During your First Nations and Endangered Languages degree, you’ll develop important skills for the documentation, conservation and revitalization of endangered Indigenous languages while exploring ethical research protocols, community-responsive scholarship, and meaningful partnership with Indigenous communities.
These skills may include:
- Influencing scholarly and public representations of Indigenous languages and cultures within and beyond the academy.
- Communicating to diverse audiences the central and interconnected relationship between language, land, and oral history for Indigenous communities.
- Developing, practicing and promoting community protocols and perspectives for ethical engagement with First Nations peoples and their languages.
- Engaging productively and transparently with community needs, priorities, and local research agendas appropriate to each context.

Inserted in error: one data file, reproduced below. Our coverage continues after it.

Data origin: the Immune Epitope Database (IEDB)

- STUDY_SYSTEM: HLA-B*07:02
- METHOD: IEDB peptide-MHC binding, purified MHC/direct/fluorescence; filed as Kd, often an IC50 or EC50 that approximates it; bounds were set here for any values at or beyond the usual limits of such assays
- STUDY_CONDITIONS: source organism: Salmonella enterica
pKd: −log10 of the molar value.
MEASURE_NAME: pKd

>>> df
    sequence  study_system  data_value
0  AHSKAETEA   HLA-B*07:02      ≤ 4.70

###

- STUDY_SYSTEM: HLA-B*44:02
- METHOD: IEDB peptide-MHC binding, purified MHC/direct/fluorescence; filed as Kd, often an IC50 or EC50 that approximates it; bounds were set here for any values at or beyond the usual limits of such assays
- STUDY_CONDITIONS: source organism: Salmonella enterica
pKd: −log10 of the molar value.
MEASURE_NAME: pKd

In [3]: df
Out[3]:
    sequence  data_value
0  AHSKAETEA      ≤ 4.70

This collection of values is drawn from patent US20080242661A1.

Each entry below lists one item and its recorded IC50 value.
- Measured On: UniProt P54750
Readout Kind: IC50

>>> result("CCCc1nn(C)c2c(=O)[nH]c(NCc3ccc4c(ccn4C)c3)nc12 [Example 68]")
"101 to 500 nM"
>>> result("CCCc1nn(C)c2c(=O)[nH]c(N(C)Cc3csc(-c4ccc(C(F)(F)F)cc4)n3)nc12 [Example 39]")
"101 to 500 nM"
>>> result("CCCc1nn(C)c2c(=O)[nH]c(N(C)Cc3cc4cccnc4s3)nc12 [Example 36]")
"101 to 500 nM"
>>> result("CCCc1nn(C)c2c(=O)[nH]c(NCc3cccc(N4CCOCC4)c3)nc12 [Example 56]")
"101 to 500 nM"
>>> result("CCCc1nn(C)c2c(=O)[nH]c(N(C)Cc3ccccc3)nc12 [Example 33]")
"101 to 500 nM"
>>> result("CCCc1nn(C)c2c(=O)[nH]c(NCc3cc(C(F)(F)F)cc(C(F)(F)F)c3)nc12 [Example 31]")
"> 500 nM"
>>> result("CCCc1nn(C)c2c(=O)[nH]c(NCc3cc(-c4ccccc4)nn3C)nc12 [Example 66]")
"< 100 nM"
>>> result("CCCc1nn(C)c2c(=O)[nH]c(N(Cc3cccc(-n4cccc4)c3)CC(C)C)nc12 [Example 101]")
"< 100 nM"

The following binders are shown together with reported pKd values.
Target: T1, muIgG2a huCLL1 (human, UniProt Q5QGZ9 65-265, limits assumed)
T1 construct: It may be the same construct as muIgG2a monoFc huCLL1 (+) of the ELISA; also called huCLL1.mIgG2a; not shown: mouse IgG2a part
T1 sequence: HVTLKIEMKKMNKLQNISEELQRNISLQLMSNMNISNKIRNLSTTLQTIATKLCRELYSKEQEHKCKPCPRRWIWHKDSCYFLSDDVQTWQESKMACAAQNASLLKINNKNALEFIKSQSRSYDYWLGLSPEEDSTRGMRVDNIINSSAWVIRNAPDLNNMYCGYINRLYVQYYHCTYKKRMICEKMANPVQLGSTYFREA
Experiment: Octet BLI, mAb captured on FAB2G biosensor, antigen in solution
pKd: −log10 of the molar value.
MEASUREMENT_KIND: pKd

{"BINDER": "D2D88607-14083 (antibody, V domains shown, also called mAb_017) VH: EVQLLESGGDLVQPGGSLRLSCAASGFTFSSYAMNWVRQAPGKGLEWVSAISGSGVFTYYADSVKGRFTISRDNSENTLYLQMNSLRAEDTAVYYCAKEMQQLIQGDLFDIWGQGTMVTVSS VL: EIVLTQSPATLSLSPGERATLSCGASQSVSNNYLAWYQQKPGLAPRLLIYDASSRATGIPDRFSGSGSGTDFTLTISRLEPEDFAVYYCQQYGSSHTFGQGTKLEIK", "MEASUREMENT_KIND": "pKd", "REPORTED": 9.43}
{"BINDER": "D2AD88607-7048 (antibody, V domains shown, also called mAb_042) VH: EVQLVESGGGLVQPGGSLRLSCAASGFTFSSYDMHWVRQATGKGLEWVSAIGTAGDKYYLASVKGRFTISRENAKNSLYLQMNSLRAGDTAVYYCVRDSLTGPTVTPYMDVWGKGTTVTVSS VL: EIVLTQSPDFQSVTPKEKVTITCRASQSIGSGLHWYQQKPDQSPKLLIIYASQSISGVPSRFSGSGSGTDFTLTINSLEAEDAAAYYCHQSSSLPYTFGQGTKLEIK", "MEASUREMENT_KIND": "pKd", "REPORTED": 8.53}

- Designing and implementing language reclamation and revitalization projects drawing on interdisciplinary methodologies, predicated on community-based consultation, participation, and collaboration.
- Perceiving, distinguishing and transcribing speech sounds of endangered languages, and exploring their relationships with community-based orthographies.
- Recognizing and discovering grammatical structures of endangered languages for the benefit of community-based maintenance and revitalization.
- Building individual and community capacity for the application of contextually-appropriate best practices, archival standards and current technologies in multimedia language documentation through recording, archiving, and access.
- Promoting or engaging with family-based and community-based language transfer.
- Using archival and other legacy resources as vehicles to develop and enhance First Nations language fluency.